4. Well written post. Great intensity, and I love the picture you chose to accompany it. We discussed that painting in a grad course I took last summer on Gothic Literature.

  5. Yes! I’ve had this sleep paralysis happen too, but not since I was a teenager. It’s absolutely terrifying. It’s no wonder with a new baby and your mind fighting your body for sleep that this stuff happens. Shitty timing though – the last thing you need is something other than your newborn keeping you up. Great post though!

    • Thanks, Kim. It must have been even more terrifying as a teenager. At least as a new mom, I had something else to obsess over (i.e., the baby) and keep my mind occupied after it happened.

  6. Great story, Kathleen, and wow, the way you wrote it! I’ve never experienced anything like it, and to see so many who have is fascinating. I’ve never heard of sleep paralysis. I thought you might go in the direction of a cat sitting on your chest, but what happened is all the more frightening. Well told!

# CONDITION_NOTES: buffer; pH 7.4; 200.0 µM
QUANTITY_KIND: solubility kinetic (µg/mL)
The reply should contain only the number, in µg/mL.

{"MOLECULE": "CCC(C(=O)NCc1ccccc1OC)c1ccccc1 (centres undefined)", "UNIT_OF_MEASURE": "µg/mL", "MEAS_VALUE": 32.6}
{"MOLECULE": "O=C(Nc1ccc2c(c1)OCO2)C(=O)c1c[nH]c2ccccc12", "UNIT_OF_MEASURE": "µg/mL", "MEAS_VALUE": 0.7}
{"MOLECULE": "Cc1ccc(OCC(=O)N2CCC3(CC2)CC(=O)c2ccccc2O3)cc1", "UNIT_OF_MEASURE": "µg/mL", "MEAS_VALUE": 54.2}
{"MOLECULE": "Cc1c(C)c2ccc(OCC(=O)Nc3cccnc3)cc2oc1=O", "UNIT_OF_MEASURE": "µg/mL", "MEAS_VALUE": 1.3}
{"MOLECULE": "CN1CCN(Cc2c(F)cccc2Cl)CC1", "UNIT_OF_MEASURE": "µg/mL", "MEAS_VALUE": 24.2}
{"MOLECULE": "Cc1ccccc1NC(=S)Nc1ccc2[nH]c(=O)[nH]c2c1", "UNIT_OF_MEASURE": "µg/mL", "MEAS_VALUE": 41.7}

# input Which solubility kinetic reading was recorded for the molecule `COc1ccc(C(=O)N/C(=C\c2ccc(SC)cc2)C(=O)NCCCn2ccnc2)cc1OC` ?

• Thanks so much, Stephanie. It made feel at least a little less crazy to hear how many others have experienced it.

      I do have a funny (to me) and terrifying (to my husband) sleep story involving a cat. Hmmm…perhaps another post.

  7. Well good lord, you had me on the edge of my seat. I feel like that could have happened to me. Maybe it did. Who the hell can remember anything about that first few months. So well written, as per the usual from you.

    • Thanks, Christie. It means a lot to me coming from you.

      I hear you about the first few months. I wish I could say that was my only weird sleep deprivation story during that time.

    • This thing wasn’t trying to seduce me; it was trying to suffocate me.

      What an insane experience! I’m glad I can at least blame it on sleep deprivation.